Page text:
In another application of new technology, an advanced computational method for estimating trajectories of fish- like bodies passing through hydropower installations is currently under development. The method is based on the assumption that a fish swimming through the complex, three-dimensional flow field of a hydro turbine (obtained via a separate 3-D viscous calculation) can be approximated as a body of simplified, yet fish-like geometry moving through the precomputed flow field. The motion of such a "virtual fish" is governed by a set of differential equations that account for the fish mass and various flow- induced forces. This model can not only be used to estimate the trajectory of a virtual fish from the forebay to the tailrace (Figure 6), but can also provide very specific information about a variety of flow-induced loads to fish passing through various zones of turbine flow (Figure 7) [21]

Use of these advanced tools in conjunction with wellplanned and well-executed physical tests to validate the injury mechanisms will help turbine designers and biologists improve fish passage survival and enhance the image of hydra power as "green power" and a renewable resource.

Increasing Dissolved Oxygen in Turbine Discharges

Development of methods for increasing dissolved oxygen in turbine discharges has been underway for nearly 50 years. In the last 10 years, significant progress has been made. TVA has been a consistent driver of these developments. Through its Norris Engineering Laboratory, TVA has developed reliable line diffuser technologies for low cost aeration of reservoirs upstream of hydro plants [22] and effective labyrinth weirs (see Figure 8) and infuser weirs for aerating flows downstream from hydra plants [23]. The most cost-effective technology for Francis turbines, where site conditions support it, has been found to be the use of the low pressures induced by the water flowing through the turbine to aerate the flow.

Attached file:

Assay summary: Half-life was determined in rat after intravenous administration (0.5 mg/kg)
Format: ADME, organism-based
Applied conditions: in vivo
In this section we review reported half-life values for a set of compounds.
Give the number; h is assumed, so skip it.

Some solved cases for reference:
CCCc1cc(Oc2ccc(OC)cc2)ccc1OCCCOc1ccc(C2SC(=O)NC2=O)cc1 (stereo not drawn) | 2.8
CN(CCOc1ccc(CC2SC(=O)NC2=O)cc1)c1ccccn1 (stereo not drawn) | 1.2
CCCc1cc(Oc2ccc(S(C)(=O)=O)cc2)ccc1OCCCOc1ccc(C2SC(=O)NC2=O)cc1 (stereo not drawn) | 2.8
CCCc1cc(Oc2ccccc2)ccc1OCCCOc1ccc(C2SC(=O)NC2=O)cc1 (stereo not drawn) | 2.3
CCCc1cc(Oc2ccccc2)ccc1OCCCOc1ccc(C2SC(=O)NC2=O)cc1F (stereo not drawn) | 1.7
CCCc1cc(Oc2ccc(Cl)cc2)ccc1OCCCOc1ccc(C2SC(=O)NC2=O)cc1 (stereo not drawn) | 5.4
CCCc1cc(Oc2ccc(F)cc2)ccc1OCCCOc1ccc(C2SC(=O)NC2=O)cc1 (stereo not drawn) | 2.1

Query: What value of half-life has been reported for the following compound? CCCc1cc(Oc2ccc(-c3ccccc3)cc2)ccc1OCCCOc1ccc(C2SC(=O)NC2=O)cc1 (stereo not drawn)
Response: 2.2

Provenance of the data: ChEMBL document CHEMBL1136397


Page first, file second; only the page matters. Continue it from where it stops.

For upgrades and new construction an ongoing joint development effort by TVA and Voith Hydro, Inc., has made substantial improvements in the design of the "auto-venting" turbine (AVT) [23,24,25]. Extensive development with scale models and field tests was used to validate aerating concepts and determine key parameters affecting aeration performance. Specially shaped turbine component geometries were developed for enhancing low pressures at locations for aeration outlets in the turbine water passage, for drawing air into an efficiently absorbed bubble cloud as a natural consequence of the design, and for minimizing power lost as a consequence of aeration. New methods were also developed to manufacture turbine components for effective aeration.

TVA's Norris Dam was selected as the first site to demonstrate this technology. The two Norris AVT units contain options to aerate the flow through central, distributed, and peripheral outlets at the exit of the turbines.